Dad · Family

Getting to the End is the Point

The month of June will forever spin the threads of two momentous occasions together in my mind.

Graduation and Father’s Day.

The last time I graduated college in 1993 there was no pomp but plenty of circumstance.  The day I received my degree I simply opened my mailbox, ran my fingers under the edge of the thick manila envelope and slid my diploma into my hand.

I lifted up the heavy silk cover: Bachelor of Arts it read in fancy font. I stood there in the driveway looking at it for the longest time. Finally I snapped the cover shut, walked into the house and tossed it onto the stack of papers spilling over my desk.

I was lost. Even worse, I was hurt. I didn’t care that I had missed attending my graduation ceremony held over 3,000 miles away.  What was the point now? So I barely finished college. So what?  My dad was dead. He didn’t get to see me graduate. He didn’t get to see anything I did anymore.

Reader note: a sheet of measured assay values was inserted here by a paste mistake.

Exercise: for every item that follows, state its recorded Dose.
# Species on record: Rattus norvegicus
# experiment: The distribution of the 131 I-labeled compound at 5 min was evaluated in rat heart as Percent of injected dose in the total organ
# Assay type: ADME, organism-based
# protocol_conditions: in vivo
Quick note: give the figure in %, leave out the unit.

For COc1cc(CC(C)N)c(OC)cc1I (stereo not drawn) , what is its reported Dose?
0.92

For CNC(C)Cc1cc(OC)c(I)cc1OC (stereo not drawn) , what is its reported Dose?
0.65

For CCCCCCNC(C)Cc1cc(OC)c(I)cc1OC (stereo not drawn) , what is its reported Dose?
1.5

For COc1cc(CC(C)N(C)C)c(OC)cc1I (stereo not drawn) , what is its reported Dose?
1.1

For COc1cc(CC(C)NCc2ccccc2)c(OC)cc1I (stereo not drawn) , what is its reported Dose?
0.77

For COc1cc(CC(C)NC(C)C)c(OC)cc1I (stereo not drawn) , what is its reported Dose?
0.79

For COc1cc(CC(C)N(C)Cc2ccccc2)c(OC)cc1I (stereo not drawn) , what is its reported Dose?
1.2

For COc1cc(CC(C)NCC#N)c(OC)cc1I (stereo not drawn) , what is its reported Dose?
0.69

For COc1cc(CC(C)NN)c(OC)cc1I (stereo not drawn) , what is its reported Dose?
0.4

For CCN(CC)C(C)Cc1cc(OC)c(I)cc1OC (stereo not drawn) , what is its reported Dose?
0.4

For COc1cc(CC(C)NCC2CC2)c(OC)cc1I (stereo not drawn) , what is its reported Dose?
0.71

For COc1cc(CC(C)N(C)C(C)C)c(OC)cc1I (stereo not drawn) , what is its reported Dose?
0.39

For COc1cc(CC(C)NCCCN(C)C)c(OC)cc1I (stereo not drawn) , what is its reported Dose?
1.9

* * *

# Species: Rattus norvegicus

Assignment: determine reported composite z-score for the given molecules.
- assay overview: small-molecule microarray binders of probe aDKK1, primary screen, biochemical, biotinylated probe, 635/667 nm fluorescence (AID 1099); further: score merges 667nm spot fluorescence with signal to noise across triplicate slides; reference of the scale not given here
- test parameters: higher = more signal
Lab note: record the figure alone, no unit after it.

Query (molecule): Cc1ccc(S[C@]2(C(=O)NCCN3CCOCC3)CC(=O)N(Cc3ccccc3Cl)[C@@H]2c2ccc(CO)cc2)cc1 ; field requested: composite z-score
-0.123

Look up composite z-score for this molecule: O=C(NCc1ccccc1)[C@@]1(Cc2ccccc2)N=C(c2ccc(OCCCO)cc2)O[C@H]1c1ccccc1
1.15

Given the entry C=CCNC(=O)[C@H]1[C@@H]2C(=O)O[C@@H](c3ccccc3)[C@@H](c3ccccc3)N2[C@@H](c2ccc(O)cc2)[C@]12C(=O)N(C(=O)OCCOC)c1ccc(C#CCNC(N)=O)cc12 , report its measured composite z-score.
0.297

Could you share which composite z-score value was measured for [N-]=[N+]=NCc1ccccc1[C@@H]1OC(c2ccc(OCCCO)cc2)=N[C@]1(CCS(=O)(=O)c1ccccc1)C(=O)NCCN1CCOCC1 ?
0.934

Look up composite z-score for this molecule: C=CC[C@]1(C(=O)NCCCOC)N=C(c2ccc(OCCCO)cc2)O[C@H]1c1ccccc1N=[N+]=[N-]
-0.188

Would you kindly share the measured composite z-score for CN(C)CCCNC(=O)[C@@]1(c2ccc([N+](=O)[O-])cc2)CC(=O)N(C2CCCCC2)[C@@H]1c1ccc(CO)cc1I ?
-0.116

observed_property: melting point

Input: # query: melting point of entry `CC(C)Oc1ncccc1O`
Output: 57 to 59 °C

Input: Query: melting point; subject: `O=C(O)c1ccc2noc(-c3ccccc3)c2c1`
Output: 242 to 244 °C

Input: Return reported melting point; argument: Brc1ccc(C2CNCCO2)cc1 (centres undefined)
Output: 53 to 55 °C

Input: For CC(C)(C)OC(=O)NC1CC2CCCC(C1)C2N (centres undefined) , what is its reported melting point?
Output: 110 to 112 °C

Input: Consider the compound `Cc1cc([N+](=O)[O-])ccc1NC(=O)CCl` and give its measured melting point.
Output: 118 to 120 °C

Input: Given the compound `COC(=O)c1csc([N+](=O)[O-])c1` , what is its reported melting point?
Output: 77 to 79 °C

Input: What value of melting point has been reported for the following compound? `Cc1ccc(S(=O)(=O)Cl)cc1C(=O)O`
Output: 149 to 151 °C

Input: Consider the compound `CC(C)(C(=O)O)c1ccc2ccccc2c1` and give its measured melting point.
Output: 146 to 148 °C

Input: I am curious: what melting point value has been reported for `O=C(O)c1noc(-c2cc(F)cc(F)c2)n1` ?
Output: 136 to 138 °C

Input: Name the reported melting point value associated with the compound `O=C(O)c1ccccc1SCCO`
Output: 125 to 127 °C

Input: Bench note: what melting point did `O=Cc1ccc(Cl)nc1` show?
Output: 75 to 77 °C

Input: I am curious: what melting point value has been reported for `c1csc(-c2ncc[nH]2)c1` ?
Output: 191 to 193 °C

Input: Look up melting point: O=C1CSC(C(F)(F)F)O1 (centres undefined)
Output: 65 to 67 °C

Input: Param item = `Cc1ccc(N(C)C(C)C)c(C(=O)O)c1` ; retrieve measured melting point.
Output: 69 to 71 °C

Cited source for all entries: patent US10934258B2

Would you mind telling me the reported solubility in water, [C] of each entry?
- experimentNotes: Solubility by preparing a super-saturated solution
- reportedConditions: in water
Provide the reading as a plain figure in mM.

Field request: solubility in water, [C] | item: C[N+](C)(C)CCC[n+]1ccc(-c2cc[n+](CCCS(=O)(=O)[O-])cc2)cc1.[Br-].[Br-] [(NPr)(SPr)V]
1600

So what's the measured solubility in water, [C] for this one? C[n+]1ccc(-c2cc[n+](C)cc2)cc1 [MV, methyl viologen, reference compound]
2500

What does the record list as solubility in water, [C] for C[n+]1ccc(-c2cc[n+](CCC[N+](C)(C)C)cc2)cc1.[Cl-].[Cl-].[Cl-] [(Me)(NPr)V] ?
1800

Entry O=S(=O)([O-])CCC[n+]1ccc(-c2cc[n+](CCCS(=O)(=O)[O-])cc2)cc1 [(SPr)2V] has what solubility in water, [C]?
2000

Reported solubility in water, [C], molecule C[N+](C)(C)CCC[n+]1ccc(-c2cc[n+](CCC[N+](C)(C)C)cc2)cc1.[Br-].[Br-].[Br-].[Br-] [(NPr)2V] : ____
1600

At a deeper level I knew that wasn’t true, but I was determined to remain angry, to continue to feel cheated and hopeless. Why should I bother chasing my dream when the world proved to be so cold? I had no motivation because my biggest cheerleader was gone forever.

So I spent the majority of my early twenties lamenting my pain, my loss that no one else could ever possibly understand. Losing my dad was my excuse for everything. Doubts took root in my mind.  I gave up. I would never succeed. I would never become the person my dad thought I could be. My world was dark so why should I waste energy trying to create sparks?

Ah, but life has a strange way of seeing things through whether you’re on board or not. Fate intervenes and things correct themselves. Lessons are eventually learned no matter how hard you try to refuse their gifts. Threads in the tapestry connect and the circle closes.

It always closes.

A few years ago as I sat in the back of my first college class I felt that old familiar fear creeping in, threatening to suffocate that tiny spark.

But this time I had my cheerleader again. He sat in the empty chair next to me. I felt him there in every classroom for the past two years whispering, You can do it, Punky. He was seeing everything I was doing after all.